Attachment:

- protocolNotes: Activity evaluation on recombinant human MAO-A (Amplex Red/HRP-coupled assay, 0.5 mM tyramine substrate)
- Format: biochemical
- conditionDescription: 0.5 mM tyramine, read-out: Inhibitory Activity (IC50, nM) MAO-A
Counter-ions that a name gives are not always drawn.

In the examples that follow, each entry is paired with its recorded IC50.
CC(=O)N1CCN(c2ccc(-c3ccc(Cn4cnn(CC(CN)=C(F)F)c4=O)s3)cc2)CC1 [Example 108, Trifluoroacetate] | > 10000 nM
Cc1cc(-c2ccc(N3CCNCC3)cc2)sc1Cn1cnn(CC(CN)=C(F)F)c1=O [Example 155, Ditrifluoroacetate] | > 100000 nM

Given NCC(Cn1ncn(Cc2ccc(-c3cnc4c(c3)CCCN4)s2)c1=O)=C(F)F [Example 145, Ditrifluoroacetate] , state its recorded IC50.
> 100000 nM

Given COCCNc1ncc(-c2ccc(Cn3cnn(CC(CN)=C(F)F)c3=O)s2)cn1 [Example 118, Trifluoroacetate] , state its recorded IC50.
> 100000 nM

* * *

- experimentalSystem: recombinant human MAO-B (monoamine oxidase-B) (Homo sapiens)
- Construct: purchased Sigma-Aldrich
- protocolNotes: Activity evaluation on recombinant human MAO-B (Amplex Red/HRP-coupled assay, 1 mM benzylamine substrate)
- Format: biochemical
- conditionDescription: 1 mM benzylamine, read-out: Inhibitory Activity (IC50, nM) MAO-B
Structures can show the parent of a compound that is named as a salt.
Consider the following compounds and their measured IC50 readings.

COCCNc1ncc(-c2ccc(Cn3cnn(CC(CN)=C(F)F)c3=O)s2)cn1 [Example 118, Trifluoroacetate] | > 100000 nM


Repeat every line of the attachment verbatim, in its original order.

- protocolNotes: Activity evaluation on recombinant human MAO-A (Amplex Red/HRP-coupled assay, 0.5 mM tyramine substrate)
- Format: biochemical
- conditionDescription: 0.5 mM tyramine, read-out: Inhibitory Activity (IC50, nM) MAO-A
Counter-ions that a name gives are not always drawn.

In the examples that follow, each entry is paired with its recorded IC50.
CC(=O)N1CCN(c2ccc(-c3ccc(Cn4cnn(CC(CN)=C(F)F)c4=O)s3)cc2)CC1 [Example 108, Trifluoroacetate] | > 10000 nM
Cc1cc(-c2ccc(N3CCNCC3)cc2)sc1Cn1cnn(CC(CN)=C(F)F)c1=O [Example 155, Ditrifluoroacetate] | > 100000 nM

Given NCC(Cn1ncn(Cc2ccc(-c3cnc4c(c3)CCCN4)s2)c1=O)=C(F)F [Example 145, Ditrifluoroacetate] , state its recorded IC50.
> 100000 nM

Given COCCNc1ncc(-c2ccc(Cn3cnn(CC(CN)=C(F)F)c3=O)s2)cn1 [Example 118, Trifluoroacetate] , state its recorded IC50.
> 100000 nM

* * *

- experimentalSystem: recombinant human MAO-B (monoamine oxidase-B) (Homo sapiens)
- Construct: purchased Sigma-Aldrich
- protocolNotes: Activity evaluation on recombinant human MAO-B (Amplex Red/HRP-coupled assay, 1 mM benzylamine substrate)
- Format: biochemical
- conditionDescription: 1 mM benzylamine, read-out: Inhibitory Activity (IC50, nM) MAO-B
Structures can show the parent of a compound that is named as a salt.
Consider the following compounds and their measured IC50 readings.

COCCNc1ncc(-c2ccc(Cn3cnn(CC(CN)=C(F)F)c3=O)s2)cn1 [Example 118, Trifluoroacetate] | > 100000 nM